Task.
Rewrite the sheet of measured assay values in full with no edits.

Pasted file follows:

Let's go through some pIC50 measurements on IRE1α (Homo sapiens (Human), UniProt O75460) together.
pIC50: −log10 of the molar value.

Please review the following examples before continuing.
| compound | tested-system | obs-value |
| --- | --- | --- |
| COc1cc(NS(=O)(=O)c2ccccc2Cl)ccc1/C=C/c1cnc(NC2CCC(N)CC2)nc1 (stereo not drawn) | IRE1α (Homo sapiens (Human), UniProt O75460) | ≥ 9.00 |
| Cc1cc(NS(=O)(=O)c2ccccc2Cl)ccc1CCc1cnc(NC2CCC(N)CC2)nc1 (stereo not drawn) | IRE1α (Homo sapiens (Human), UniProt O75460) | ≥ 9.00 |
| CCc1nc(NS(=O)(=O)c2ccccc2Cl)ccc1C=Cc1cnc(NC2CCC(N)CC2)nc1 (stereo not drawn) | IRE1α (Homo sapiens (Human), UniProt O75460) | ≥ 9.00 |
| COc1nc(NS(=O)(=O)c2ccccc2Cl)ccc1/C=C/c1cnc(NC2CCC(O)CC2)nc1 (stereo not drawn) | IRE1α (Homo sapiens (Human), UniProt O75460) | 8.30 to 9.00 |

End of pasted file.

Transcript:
Let's go through some pIC50 measurements on IRE1α (Homo sapiens (Human), UniProt O75460) together.
pIC50: −log10 of the molar value.

Please review the following examples before continuing.
| compound | tested-system | obs-value |
| --- | --- | --- |
| COc1cc(NS(=O)(=O)c2ccccc2Cl)ccc1/C=C/c1cnc(NC2CCC(N)CC2)nc1 (stereo not drawn) | IRE1α (Homo sapiens (Human), UniProt O75460) | ≥ 9.00 |
| Cc1cc(NS(=O)(=O)c2ccccc2Cl)ccc1CCc1cnc(NC2CCC(N)CC2)nc1 (stereo not drawn) | IRE1α (Homo sapiens (Human), UniProt O75460) | ≥ 9.00 |
| CCc1nc(NS(=O)(=O)c2ccccc2Cl)ccc1C=Cc1cnc(NC2CCC(N)CC2)nc1 (stereo not drawn) | IRE1α (Homo sapiens (Human), UniProt O75460) | ≥ 9.00 |
| COc1nc(NS(=O)(=O)c2ccccc2Cl)ccc1/C=C/c1cnc(NC2CCC(O)CC2)nc1 (stereo not drawn) | IRE1α (Homo sapiens (Human), UniProt O75460) | 8.30 to 9.00 |